The perks of this classic yoga move is that it mobilizes the spine, according to Bloom. Begin on your hands and knees with your knees under your hips and your hands under your shoulders. "Round your entire spine from the head to the tail, reaching the middle spine up to the ceiling and your sitz bones down towards the knees," she says (you'll look like a Halloween cat). "Then, reach the head and tail away from each other and drop the middle spine towards the floor. Pause for a breath in each position." And repeat.
All fours opposition reach
Bloom notes that this move strengthens your multifidus as well as your deep core and lower traps. "Start on all fours with toes tucked under, spine reaching long, and shoulder blades wide across the back," she instructs. "Exhale, deepen your abdominals to spine, and float one arm away from the floor to reach forward. Continuing to stabilize with the abdominals, and reach the opposite leg back." Then repeat with the opposite arm and leg.
Rotator cuff strengthener
The rotator cuff move strengthens your rotator cuff, AKA the muscles in your back that surround your shoulder joints. "Stand with a resistance band held between your hands with your palms facing up," says Bloom. "Then bring your elbows to sides bent at 90 degrees. Keep the upper arms against the body but allow them to spiral out—like they're rotating—as you pull your hands apart." She adds that you should only go as wide as you can while keeping shoulder blades stable, and then resist back into starting position.
With this floor move, you'll strengthen your shoulder opening and stabilize your muscles, says Bloom. "Lie face down with your arms stretched out, in line with shoulders like a 'T,'" she says. "Float your arms up about two inches as you reach your head, neck, and shoulders forward and up into a very small arch. Reach your arms back to your hips as you slightly increase the arch. Return the arms to the 'T' then lower the torso and arms down to return to starting position." And then repeat.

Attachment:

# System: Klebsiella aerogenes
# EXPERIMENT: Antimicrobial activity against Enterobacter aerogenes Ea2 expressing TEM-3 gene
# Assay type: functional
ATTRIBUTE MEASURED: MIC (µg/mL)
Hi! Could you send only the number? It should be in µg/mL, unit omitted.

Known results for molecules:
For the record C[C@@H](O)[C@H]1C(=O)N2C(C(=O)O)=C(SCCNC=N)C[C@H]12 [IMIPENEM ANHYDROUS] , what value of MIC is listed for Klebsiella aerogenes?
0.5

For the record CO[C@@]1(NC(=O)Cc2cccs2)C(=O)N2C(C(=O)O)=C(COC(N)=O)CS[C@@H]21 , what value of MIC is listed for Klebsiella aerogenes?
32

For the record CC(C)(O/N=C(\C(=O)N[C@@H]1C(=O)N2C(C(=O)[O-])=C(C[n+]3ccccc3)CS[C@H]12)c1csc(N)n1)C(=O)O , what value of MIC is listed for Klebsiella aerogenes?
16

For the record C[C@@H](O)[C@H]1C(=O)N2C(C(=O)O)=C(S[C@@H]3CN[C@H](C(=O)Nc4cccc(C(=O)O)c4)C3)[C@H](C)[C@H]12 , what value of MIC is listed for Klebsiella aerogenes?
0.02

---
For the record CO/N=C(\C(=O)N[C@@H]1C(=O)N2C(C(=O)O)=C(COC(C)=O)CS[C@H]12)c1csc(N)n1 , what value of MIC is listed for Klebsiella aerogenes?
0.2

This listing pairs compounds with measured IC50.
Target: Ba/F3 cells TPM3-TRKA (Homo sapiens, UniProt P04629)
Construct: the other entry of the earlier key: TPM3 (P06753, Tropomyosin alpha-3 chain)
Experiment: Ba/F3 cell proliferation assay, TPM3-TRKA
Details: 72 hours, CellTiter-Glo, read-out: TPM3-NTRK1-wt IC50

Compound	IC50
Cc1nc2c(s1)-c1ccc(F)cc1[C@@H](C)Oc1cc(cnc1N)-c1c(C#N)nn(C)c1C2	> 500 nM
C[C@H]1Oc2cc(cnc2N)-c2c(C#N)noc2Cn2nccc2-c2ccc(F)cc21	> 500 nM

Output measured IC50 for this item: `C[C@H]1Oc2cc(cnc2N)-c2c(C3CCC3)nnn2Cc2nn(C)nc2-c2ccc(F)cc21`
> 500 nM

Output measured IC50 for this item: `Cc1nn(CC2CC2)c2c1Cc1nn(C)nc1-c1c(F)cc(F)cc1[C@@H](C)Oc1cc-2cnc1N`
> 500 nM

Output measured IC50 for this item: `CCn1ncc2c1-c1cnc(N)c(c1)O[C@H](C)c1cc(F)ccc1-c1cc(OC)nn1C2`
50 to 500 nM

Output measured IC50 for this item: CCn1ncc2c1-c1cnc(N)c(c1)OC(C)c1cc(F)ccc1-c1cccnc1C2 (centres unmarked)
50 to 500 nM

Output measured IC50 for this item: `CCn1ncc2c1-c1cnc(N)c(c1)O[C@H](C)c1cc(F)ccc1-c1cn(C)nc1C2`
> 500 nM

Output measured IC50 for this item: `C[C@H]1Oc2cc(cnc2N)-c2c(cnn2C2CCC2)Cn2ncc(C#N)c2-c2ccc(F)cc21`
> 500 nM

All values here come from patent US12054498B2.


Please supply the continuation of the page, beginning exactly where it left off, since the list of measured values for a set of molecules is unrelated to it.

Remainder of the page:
To strengthen your shoulder opening and stabilize your muscles and your core, this move is ideal, says Bloom. "Stand with a light weight in each hand," she recommends. "Bend your knees to hinge forward at the hips with a long, neutral spine. Lengthen your arms down to the floor with your palms facing each other. Reach your weights back and up until palms come to hips." She notes that it's key to feel the collar bones widen and draw your shoulder blades down the back, and then lengthen your arms back down to starting position.
This move is exactly like you're swimming, but on the floor—and it does everything from strengthen your shoulder opening, stabilizes your back and neck extensors, and strengthens your core. "Lie face down with your arms and legs extended long," says Bloom. "Take flight by lifting your arms, head, shoulders, and legs up. Alternate tiny arm and leg lifts as if you were swimming, but only take arms as high as you can keep your collar bones wide and your legs as high as you can keep your back long." Inhale for four counts and exhale for four counts.
This resistance band exercise feels great as it stretches your biceps, lats, and pecs. "While holding a resistance band in both hands with your palms facing down, extend your arms forward and above the head," says Bloom. "Keep the arms plugged into the shoulder sockets, allowing the shoulder blades to expand across the back as you lift the arms overhead and behind you." She says to continue to reach until you feel a stretch across the chest and shoulders. Only go as far as you feel a gentle stretch, and then reverse the arc and bring the arms forward to return to starting position.